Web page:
The Shape of Things to Come: The Changing Portrait of Canada's Demographic and Public Opinion Landscape

We all have a picture in our minds of Canada, shaped by our personal experiences and what we absorb from others we know and from the media. Rarely do we benefit from a wider view as experienced by representative survey samplings of Canadians over a long period, in this case the past 35 years or more. This presentation offers a unique portrait of Canada as painted by the empirical facts of changing demography and public opinion, showing where the country has been, where it is today, and the direction it appears to be heading.


Michael Adams offers a compelling analysis of who Canadians are as a people, as defined by the country’s evolving demographic mix, and collective public attitudes about such issues as the economy and taxes, the role of government, health care, immigration and multiculturalism, crime and justice, and Canada’s role in the world. In sharp contrast to the snapshot polls that blanket the media (generally presented without comparisons to other societies or across time), this presentation offers a rare depth and richness, reflecting on long-term trends in the context of unfolding events, both in Canada and in other countries.


This talk offers an immense repository of information on Canadian demographics and attitudes, combined with Michael’s unique perspective and humourous take on the nation’s enduring quirks and urgent dilemmas.

Unlikely Utopia: The Surprising Triumph of Canadian Multiculturalism

Canada has the highest immigration rate and the second-largest foreign-born population in the world. With so much internal diversity – and in a world where ethnic and religious strife seems to be proliferating rather than abating over time – is this country on a collision course with social disaster?


In this provocative talk, Michael Adams answers No: Canada’s so-called experiment with diversity is in fact a remarkable success. Using both demographic and public opinion data, Adams shows that the vast majority of newcomers to Canada are ready to integrate into their new society, and the vast majority of “old Canadians” are ready to welcome them. Considering both both social attitudes and economic outcomes, there is plenty of cause for optimism.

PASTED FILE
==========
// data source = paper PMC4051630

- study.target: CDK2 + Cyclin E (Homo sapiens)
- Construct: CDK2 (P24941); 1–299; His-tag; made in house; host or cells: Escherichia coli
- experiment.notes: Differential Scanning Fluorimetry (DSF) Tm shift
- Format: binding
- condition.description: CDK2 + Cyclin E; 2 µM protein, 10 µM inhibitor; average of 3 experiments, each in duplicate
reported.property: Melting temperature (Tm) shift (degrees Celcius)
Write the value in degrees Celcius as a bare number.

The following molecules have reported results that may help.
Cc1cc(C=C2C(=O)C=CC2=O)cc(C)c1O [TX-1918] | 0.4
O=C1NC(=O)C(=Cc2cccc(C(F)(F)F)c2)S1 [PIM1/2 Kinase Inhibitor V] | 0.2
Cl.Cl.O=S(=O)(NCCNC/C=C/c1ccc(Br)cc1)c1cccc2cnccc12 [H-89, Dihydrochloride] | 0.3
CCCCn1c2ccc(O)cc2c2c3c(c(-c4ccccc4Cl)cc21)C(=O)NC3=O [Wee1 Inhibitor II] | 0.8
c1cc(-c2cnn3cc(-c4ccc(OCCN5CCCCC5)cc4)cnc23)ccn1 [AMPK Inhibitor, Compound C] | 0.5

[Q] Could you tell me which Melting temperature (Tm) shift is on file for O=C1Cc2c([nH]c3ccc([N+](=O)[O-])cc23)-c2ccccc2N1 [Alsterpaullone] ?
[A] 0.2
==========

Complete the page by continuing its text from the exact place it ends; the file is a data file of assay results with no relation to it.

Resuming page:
Accepting a quarter-million newcomers a year is not without challenges, but the anxious headlines in the morning paper are not telling the full story of diversity in Canada. This clear-eyed, data-driven talk (with data updated through 2011) will be invaluable to anyone striving to make diversity work in their own organization – and to anyone who dares flirt with optimism about Canada’s future.

The Urban Aboriginal Peoples Study

The 2006 Canadian census reported that for the first time a majority of Aboriginal people in Canada were living in cities. This large, young, and rapidly growing urban population is almost totally absent, however, from the public image of First Nations, Métis, and Inuit people living in Canada.


The Urban Aboriginal Peoples Study (UAPS) is a landmark study of the identities, aspirations, values, and identities of a representative sample of this growing population amongst us. It reveals a population that is hugely diverse, but on the whole culturally vibrant, optimistic about urban life (despite experiences of discrimination), and strongly focused on education as a pathway to a better future.


The UAPS is one of the most comprehensive studies ever conducted with Canada’s Aboriginal Peoples, and presentations can offer a broad overview of key findings, or a customized focus on particular topics (e.g., education, employment, identity, culture), identity groups (First Nations, Metis, Inuit) or cities (from a list of 11, spanning from Halifax to Vancouver). Presentations can also be arranged to include the participation of one of the study’s Aboriginal advisors.